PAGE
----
Digestive System: Dog Constipation Treatment


Dog constipation  treatment is required when a dog hasn't defecated for a 24 hour period or when a dog appears to be straining, or if their are signs or blood or mucus in the feces. A visit to a veterinarian is suggested after this amount of time to be sure that there isn't any type of obstruction. Constipation is a symptom of a range of gastrointestinal problems such as an obstruction or blockage, dietary problem, or infection etc. in the large intestine, especially the colon. It occurs when excessive water either gets absorbed into the body, or remains in the intestines but cannot exit due to an obstruction; thus resulting in the dog having constipation. Water is a main component of the problem and should be supplied in high volume, as it will help problems caused by diet. Other options of treatment include the use of laxatives, systemic drugs and in chronic and severe cases, the use of enema solutions and the manual removal of  fecal contents.  A surgical colectomy  under general anesthesia is an option in cases of obstruction 

Options for Dogs and Constipation Treatment:

The best way to address dog constipation treatment is to identify and then correct the underlying cause. Options include:

Hydration; Constipation refers to a reduced level of water  in the colon; which in causes hardness and firmness in the fecal content; it should be treated initially by hydrating affected dogs with large volumes of water. Mild cases of dog constipation can be resolved with hydration alone. 

Water should be provided, along with an adjustment in diet.  High-energy foods containing  fiber and adequate fats should be fed, in small but frequent meals. Laxatives can also be used with water. Consider adding an extra water dish in another location of the house in order to encourage more drinking. 

Laxatives; Laxatives help to increase intestinal motility and enhance the mechanism of fluid flow through the gastrointestinal tract. Laxatives should not be administered in severely dehydrated dogs, as it can cause severe intestinal friction and injury.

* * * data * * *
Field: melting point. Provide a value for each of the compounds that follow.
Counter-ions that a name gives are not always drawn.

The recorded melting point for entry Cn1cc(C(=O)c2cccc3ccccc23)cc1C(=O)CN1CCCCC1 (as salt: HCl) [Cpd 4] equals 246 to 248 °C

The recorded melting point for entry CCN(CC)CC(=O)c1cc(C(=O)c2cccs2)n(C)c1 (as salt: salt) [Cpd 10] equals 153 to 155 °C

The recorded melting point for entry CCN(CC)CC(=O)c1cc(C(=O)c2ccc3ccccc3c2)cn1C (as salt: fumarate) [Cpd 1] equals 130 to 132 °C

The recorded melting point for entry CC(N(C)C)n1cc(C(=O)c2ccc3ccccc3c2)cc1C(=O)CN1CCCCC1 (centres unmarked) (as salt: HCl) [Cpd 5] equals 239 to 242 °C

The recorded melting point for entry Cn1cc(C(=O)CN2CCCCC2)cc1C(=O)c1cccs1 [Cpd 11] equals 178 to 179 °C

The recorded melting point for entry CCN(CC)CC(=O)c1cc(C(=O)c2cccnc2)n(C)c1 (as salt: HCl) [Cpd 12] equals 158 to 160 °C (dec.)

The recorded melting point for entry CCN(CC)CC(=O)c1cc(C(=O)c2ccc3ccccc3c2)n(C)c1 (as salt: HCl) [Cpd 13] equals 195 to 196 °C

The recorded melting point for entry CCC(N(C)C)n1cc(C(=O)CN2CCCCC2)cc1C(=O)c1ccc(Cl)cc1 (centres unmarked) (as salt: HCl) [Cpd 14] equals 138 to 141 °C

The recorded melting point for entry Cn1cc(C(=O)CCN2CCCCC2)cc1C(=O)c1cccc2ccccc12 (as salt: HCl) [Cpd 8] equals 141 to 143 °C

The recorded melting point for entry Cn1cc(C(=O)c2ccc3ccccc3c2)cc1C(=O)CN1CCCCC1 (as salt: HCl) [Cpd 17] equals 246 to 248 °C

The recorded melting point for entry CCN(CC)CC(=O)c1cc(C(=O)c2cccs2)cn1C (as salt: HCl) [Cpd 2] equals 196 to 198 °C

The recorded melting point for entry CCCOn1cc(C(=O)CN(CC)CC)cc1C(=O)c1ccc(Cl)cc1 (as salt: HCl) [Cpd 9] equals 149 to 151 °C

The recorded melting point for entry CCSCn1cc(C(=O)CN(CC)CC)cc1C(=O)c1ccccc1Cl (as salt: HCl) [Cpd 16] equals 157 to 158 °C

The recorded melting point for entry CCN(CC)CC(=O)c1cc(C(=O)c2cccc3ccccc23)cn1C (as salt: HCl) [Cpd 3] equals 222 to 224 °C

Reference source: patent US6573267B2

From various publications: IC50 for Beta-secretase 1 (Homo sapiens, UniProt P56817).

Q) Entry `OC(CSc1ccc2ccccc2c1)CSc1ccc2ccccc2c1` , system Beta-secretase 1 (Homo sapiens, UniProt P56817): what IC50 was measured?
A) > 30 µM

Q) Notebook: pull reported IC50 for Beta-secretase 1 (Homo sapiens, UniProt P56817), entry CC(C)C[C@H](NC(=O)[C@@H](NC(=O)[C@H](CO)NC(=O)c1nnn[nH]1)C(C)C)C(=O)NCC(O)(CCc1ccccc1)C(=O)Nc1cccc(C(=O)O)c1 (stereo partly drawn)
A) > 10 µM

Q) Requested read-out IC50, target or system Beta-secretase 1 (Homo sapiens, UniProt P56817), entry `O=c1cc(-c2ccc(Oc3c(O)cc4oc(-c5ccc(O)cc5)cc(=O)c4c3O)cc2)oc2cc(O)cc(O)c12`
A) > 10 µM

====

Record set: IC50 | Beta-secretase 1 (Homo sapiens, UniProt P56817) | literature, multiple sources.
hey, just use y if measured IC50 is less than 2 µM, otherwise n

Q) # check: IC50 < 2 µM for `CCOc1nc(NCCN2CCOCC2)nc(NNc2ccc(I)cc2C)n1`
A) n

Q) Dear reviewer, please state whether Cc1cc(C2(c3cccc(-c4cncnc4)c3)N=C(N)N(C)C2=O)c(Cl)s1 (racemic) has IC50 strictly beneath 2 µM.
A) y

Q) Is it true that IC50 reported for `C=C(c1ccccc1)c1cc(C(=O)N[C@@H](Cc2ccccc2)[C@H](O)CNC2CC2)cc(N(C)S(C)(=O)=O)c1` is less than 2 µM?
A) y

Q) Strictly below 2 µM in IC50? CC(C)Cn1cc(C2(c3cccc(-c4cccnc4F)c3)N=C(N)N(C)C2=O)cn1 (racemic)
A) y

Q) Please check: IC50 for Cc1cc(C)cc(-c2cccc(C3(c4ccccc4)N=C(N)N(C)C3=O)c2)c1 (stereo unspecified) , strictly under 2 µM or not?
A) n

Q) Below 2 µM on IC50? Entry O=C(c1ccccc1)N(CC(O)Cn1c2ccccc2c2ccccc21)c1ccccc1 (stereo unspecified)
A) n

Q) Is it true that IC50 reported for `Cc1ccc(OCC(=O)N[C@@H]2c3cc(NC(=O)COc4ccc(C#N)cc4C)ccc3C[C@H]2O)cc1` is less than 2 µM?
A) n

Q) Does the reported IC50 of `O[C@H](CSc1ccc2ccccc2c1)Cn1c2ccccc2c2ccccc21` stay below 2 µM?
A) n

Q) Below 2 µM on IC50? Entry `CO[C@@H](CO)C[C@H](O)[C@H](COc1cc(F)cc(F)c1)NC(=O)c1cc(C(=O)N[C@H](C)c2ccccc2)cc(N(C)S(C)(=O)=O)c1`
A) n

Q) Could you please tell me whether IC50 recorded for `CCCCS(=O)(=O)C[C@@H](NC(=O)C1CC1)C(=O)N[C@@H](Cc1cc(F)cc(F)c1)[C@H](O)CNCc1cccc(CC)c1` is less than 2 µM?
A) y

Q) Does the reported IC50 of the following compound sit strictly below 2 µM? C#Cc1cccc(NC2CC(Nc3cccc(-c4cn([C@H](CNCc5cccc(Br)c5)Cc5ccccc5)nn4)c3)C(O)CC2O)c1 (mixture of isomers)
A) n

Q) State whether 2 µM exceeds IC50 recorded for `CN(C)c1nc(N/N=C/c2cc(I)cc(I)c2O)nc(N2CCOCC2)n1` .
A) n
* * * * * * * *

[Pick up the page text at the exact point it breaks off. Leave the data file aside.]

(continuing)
Decussate sodium,  decussate calcium and magnesium hydroxide (don't use in dogs with kidney disease) are three of the most commonly used laxatives. Commercially these are available in the form of capsules; which can be administered in 50mg capsules for 1–4 days.   Medication include Colace, Surfak and Dialose.

Over the counter brands include Milk of Magnesia, Mylanta dn Maalox.  Provide 2 to 4ml per body wieght every 12 to 24 hours.  Only provide under the direction of a veterinarian, as laxatives can cause harm if the constipation is actually an intestinal blockage. 

Other preparations, like coarse wheat bran (1–4 Tablespoons), petrolatum products and mineral oils (5–20 ml - 5 ml per 20 pounds of body weight) may also act as mild laxatives, and are effective in increasing intestinal motility.  One mineral oil and petrolatum based over the counter laxative made for dogs is Lax'aire.

Enema Solutions; These are preparations introduced directly into the colon, at the rate of 5–10 ml/Kg B.W; which acts as an irritant and softens the fecal material, resulting in what is known as facilitated defecation. These solutions may be isotonic, meaning normal saline or tap water combined with a mild soap; which should not contain “Hexachlorophene” may be used. 

Other preparations such  as Sodium Phosphate Enemas are also available and are effective in dogs, but should be prohibited in dehydrated, vomiting or cardiac patients.

Manual retraction on the other hand is another “mechanical” option, but requires definite expertise, as improper handling may cause irreversible injury in the colon. Manual retraction and induction of enema solutions should only be carried out under general anesthesia.

Surgery: Recurring chronic cases, tumors, and absolute obstruction may require surgical procedures. In most cases, subtotal or total colectomy is usually practiced.

Dog Constipation Remedies

There are several types of home remedy for dog constipation treatment. These include:

Psyllium Seed Husks: Adding psyllium seed husks to the diet could be a simple canine constipation cure.  This can be simply obtained from the brand Metamucil.  Add to a dogs food to make it palatable.  Provide 1 teaspoon per 11 to 22 pounds of body weight 1x per day .  A homeopathic product that contains psylllium and other helpful ingredients called Natural Moves would also be a good choice worth exploring.

Wheat Bran: Add Grape Nuts Flakes - 1 to e teaspoons to your dog's food.  To make it more palatable consider combining with warm broth.

Canned Pumpkin: Pumpkin is a high fiber food.  Add 1 to 2 tablespoons to a dog's diet.

Milk: 1/8 to 1/2 cup per day can help with constipation.  Reduce the amount of milk given each day as the constipation subsides.


In order to prevent the need for dog constipation treatment, dogs must be fed a diet with a dog food that is approximately 7 to 13% fiber.  A dogs diet should be continually reviewed until dog constipation is no longer a problem.  Dog foods made for seniors are usually high in fiber or ask your veterinarian about Hill's Prescription Diet w/d.